AUA 2020: The Healthier the Patient, the Longer the Ischemia: Surgical Implications for Partial Nephrectomy in the RECORd2 Project

(UroToday.com) Ischemia time during partial nephrectomy is one of the greatest determinants of acute kidney injury. But whether this association is affected by the preoperative risk of acute kidney injury has never been investigated. At the 2020 American Urological Association (AUA) Virtual Meeting, Carlo Andrea Bravi, MD, and colleagues presented results of their study assessing the interaction between the preoperative risk of acute kidney injury and ischemia time on the probability of acute kidney injury during partial nephrectomy.

For this study, data for 944 patients treated with on-clamp partial nephrectomy for cT1 renal masses between 2013 and 2016 were extracted from the RECORd2 prospective multicenter database. Acute kidney injury was defined according to the RIFLE criteria, and the authors estimated the preoperative risk of acute kidney injury according to age, baseline estimated glomerular function rate (eGFR), clinical stage, PADUA score, and surgical approach. The coefficients from the multivariable model were used to build a nomogram for the prediction of acute kidney injury. Classification and regression tree (CART) analysis identified patients at “high” and “low” risk of acute kidney injury. Finally, the authors plotted the probability of acute kidney injury over ischemia time stratified by preoperative risk of acute kidney injury.

Overall, the median (interquartile range) age at surgery was 64 (54, 72) years, the median preoperative eGFR was 87 (73, 101) mL/min/1.73 m2, and the median warm ischemia time was 15 (12, 20) minutes. A total of 235 (25%) patients experienced acute kidney injury after surgery. At multivariable analysis, age (OR 1.03, 95% CI 1.02-1.05; p<0.0001), preoperative eGFR (OR 1.02, 95% CI 1.01-1.03; p=0.003), clinical T1b stage (OR 1.88, 95% CI 1.35-2.62; p=0.0002) and higher PADUA score (OR 1.20, 95% CI 1.05-1.37; p=0.007) were associated with increased risk of acute kidney injury. Conversely, laparoscopic (OR 0.47, 95% CI 0.26-0.84; p=0.011) and robotic (OR 0.39, 95% CI 0.25-0.60; p<0.0001) surgery had lower probability of acute kidney injury compared to open surgery.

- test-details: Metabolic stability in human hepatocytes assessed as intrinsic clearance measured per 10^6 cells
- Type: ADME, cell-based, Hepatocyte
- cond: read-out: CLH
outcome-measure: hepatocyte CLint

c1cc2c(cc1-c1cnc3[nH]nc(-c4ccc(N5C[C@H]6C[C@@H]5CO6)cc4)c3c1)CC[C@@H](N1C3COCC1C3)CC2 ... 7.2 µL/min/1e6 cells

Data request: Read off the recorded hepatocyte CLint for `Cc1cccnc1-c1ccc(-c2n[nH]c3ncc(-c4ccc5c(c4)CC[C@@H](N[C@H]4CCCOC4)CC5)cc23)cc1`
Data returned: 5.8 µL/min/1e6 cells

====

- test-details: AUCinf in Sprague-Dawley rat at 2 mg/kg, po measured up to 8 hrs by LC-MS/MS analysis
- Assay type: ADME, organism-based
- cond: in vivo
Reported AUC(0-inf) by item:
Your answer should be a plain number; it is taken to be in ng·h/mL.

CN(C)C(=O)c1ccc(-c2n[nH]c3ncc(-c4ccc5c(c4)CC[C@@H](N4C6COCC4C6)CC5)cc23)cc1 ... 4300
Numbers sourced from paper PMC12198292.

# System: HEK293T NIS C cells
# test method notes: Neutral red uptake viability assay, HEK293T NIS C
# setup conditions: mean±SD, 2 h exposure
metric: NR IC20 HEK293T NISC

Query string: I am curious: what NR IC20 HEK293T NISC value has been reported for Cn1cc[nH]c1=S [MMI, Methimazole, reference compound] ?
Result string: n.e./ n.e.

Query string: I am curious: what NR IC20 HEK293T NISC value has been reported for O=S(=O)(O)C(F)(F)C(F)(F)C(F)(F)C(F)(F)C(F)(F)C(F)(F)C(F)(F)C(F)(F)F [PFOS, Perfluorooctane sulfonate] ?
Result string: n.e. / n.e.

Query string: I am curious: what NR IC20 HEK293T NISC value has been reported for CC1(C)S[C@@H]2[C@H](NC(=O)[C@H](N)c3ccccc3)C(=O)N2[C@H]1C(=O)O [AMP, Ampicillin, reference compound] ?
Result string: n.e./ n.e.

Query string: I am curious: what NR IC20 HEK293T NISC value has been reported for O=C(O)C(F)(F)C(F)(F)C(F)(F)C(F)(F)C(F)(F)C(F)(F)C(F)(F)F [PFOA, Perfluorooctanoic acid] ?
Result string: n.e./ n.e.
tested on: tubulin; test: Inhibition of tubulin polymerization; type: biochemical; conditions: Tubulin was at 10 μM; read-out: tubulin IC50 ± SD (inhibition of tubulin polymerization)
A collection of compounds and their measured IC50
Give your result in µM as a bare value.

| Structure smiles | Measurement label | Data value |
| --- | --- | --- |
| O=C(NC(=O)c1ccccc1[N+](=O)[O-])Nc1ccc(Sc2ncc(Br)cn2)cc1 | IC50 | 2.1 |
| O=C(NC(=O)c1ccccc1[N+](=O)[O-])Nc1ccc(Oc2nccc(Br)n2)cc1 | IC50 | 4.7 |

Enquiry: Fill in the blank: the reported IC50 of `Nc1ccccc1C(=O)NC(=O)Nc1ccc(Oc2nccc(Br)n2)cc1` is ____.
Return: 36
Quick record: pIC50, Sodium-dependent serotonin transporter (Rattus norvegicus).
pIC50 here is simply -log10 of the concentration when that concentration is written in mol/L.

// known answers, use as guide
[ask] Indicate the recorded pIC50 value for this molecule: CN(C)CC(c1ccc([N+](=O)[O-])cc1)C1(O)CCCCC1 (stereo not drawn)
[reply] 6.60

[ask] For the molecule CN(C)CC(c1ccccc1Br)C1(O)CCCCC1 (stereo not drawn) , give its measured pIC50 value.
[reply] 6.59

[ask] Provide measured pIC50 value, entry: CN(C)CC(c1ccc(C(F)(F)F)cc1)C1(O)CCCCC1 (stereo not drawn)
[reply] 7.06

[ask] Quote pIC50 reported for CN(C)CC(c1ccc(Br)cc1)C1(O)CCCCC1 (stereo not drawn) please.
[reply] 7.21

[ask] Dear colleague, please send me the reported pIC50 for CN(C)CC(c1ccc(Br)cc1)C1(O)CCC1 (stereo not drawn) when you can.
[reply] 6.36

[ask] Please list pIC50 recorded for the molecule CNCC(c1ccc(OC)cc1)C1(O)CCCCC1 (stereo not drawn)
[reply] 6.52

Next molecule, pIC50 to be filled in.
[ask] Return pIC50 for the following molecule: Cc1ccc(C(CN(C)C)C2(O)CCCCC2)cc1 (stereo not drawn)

According to the first split at CART analysis, patients were categorized as “high” and “low” risk of acute kidney injury have a probability greater or smaller than 40%. For low-risk patients, the probability of acute kidney injury in case of less than 10 versus more than 20 minutes of ischemia was 13% and 28%, respectively (absolute risk increase: 15%). By contrast, the risk of acute kidney injury for high-risk patients who had less than 10 versus more than 20 minutes of ischemia was 31% and 77% respectively (absolute risk increase: 45%). The risk of acute kidney injury over ischemia time during partial nephrectomy stratified by high and low-risk patients is as follows:

IschemiaTime_AUA2020.png

Dr. Bravi concluded his presentation assessing the impact of ischemia at the time of partial nephrectomy with the following take-home messages:

  • In patients treated with partial nephrectomy functional harm related to ischemia is highly dependent on baseline risk of acute kidney injury
  • Appropriate surgical planning should include the assessment of the individual risk of functional damage

Presented by: Carlo Andrea Bravi, MD, San Raffaele Hospital, Milan, Italy

Written by: Zachary Klaassen, MD, MSc – Assistant Professor of Urology, Georgia Cancer Center, Augusta University/Medical College of Georgia, Agusta, GA, USA, Twitter: @zklaassen_md, at the 2020 American Urological Association (AUA) Annual Meeting, Virtual Experience #AUA20, June 27-28, 2020

Related Content: 
Read: EAU 2018: Surgical Nomogram for Predicting the Likelihood of Postoperative Surgical Complications in Patients Treated with Partial Nephrectomy - The RECORd 2 Project 

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